Last week, as Los Angeles Unified officials debated and complained about the speed, cost and logistics of the troubled iPad rollout, students around the sprawling district were putting the tablet computers to good use.
Fifth-graders at Western Avenue Elementary in South LA were downloading apps and creating multimedia presentations.
An eighth-grade English class at Paul Revere Charter Middle School on the Westside was mapping Huck Finn's route along the Mississippi River.
At ArTES Academy in San Fernando, high school students were taking notes in English Lit, graphing equations in chemistry and dreaming up fantasy 3-D flowers in graphic design class.
"It's really about creating learning opportunities and making all learning more accessible," John Lawler, the principal at the Art, Theatre, Entertainment School, said during a campus tour. "It's also about letting them find something really amazing."
In the three months since the launch of the district's $1 billion Common Core Technology Project, most of the public's attention has been focused on technical and administrative problems that have cropped up during the rollout.
Some 300 students at three high schools erased digital safeguards and browsed unauthorized websites, prompting Superintendent John Deasy to impose a moratorium on taking the devices home. Three of the 47 schools in Phase 1 -- Muir, Palms and Webster Middle schools -- don't even want the iPads on campus until security issues are resolved.
Kids at the Valley Academy of Arts and Sciences in Granada Hills are limited to using their iPads only during home room because of persistent sign-on problems with about 30 of the tablets. The district is trying to resolve that issue, even as it works to come up with tougher security features for all of the devices.
Those problems, plus concerns about the cost and scope of the project, prompted the Bond Oversight Committee to recommend last week that the school board slash $90 million in equipment from the $135 million plan for Phase 2. The board is set to vote Dec. 10 on that proposal.
But Lawler and several other officials working at the ground level of the iPad rollout say the lessons learned from those problems should be used to help shape -- not delay -- its future.
"We're using the iPads all day, every day," Lawler said. "We're figuring it out, and designing as we go."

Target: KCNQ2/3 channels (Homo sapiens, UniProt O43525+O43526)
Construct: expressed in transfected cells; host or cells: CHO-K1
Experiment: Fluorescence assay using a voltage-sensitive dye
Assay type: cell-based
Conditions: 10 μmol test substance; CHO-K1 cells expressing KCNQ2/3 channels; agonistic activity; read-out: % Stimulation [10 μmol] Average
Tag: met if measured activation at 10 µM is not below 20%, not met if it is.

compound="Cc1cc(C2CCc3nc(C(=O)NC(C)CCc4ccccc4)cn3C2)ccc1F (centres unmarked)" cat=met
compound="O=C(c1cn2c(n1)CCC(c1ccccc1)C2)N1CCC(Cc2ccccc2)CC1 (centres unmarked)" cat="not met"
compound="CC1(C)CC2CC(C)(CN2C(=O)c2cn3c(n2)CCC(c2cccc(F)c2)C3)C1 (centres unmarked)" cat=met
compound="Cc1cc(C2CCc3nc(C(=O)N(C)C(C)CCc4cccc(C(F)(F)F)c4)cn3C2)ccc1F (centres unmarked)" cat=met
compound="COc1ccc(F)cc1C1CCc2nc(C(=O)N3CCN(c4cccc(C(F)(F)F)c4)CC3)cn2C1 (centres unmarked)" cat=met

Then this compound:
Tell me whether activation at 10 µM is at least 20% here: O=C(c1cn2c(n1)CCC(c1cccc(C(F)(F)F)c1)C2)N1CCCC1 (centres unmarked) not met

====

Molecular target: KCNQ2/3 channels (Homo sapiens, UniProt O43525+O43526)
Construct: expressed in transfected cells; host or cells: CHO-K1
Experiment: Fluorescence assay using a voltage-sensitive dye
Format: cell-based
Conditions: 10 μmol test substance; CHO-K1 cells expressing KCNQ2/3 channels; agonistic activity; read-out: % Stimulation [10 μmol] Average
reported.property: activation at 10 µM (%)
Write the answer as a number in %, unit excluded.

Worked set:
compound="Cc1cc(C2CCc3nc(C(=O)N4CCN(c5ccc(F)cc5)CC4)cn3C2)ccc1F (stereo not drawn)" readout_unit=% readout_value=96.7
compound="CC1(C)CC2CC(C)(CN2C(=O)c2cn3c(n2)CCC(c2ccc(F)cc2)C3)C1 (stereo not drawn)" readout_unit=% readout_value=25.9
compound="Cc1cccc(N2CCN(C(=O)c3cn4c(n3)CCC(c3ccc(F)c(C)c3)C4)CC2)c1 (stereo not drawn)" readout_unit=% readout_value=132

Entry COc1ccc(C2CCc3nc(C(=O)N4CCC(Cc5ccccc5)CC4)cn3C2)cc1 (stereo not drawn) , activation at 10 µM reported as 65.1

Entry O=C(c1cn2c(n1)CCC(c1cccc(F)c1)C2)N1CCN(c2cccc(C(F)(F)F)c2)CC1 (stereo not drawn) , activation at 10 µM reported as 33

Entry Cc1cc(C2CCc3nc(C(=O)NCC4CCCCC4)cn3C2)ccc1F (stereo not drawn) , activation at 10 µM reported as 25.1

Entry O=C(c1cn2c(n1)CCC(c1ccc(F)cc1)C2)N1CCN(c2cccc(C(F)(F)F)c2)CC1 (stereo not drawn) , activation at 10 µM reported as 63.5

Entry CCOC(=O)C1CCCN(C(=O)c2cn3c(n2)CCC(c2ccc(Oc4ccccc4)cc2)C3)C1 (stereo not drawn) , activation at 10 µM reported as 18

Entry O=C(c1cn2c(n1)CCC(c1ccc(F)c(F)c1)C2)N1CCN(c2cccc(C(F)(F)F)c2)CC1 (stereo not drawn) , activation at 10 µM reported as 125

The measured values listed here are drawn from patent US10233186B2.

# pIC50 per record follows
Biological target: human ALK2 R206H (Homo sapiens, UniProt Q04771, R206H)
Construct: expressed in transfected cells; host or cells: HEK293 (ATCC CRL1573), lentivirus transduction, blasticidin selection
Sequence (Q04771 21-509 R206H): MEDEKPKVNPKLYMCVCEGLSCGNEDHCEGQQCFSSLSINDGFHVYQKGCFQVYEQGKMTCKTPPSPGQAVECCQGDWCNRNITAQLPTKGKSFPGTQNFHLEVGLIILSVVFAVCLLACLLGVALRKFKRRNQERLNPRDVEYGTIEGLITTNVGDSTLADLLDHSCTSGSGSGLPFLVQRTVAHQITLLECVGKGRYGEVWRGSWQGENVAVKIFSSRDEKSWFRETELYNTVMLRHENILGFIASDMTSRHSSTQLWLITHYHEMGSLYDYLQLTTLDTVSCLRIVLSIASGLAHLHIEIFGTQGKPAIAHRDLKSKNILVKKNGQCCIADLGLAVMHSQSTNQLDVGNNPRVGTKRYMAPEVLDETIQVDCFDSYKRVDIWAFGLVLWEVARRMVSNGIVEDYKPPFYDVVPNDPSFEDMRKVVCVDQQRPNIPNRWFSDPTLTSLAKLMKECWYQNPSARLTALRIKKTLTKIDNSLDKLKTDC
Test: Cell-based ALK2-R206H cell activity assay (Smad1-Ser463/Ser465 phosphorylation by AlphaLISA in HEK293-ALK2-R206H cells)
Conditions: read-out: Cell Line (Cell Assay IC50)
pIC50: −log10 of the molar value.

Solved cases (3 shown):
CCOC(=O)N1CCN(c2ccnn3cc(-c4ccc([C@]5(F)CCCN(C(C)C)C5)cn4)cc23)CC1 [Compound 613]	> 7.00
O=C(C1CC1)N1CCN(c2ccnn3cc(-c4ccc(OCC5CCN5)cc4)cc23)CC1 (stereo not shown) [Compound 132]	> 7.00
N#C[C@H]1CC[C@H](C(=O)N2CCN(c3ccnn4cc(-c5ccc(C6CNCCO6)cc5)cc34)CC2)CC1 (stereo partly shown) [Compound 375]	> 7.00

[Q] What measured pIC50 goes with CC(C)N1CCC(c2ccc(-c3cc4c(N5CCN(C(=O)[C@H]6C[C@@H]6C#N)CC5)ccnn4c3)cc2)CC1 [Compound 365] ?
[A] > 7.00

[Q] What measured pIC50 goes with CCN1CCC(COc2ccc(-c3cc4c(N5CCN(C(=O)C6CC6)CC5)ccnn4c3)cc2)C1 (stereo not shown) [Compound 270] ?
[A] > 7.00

Stored on carts in ArTES classrooms, the iPads are checked out by students at the start of their morning advisory period and returned at day's end, a process that takes about 10 minutes.
Like their students, the educators at ArTES have varying levels of comfort and experience with the tablets.
"I don't know how to use it as well as my students, and I'm not far enough ahead of them to be able to think about apps and projects and advanced learning," said English teacher Allison Conant.
In another classroom, teacher Laura Jaeggi had her English Literature class download "The Love Song of J. Alfred Prufrock" onto their iPads, which they then used to take notes and quickly look up unfamiliar words during a lively discussion of T.S. Eliot's dramatic monologue.
"When there's more accessibility, there's more willingness to engage and become part of the conversation," Jaeggi said later. "They're not just looking at words on a page but having a real-life experience."
The graphic arts students in Noah Massey's class created imaginary blossoms in rainbow hues, which they displayed from every angle, thanks to the 3-D capability of the iPad.
"Most of these students probably won't go on to have an art career, but we're teaching them 21st century skills like flexibility and creativity and how to adapt and collaborate," Lawler said. "Those are the skills they need for college or a job."
Fern Somoza, the principal at Paul Revere Middle School, figured out a way to distribute iPads to about one-third of the students at the middle school, based on the configuration of their classrooms. The rest of the kids won't get their devices until the district decides it's OK for the iPads to be taken home -- a decision she hopes will come by February.
"You have to start somewhere and give them the opportunity to start somewhere because this is the future -- excuse me, this is now," Somoza told the Bond Oversight Committee last week. "My students are ready to go, and the teachers are, too."
iPads are slowly being reintroduced at Roosevelt High, which temporarily took away all 2,000 devices after dozens of its students were involved in the security breach. For now, only English classes are using the tablets, although officials hope to expand to other subjects by year's end.
ArTES was part of last year's pilot test of the iPads and is also is one of the program's Phase 1 schools. That early experience has made Lawler the go-to guy for help on iPad apps and teacher training, and he also appeared last week on a district-sponsored TV show to tout the success of the technology program.
One of his primarily messages is to teach students digital citizenship -- to take responsibility for their online activities -- and to allow them to participate in the learning revolution.
"Education has to move at the same speed as innovation," he said. "It's not about teaching specific skills as much as abilities." ___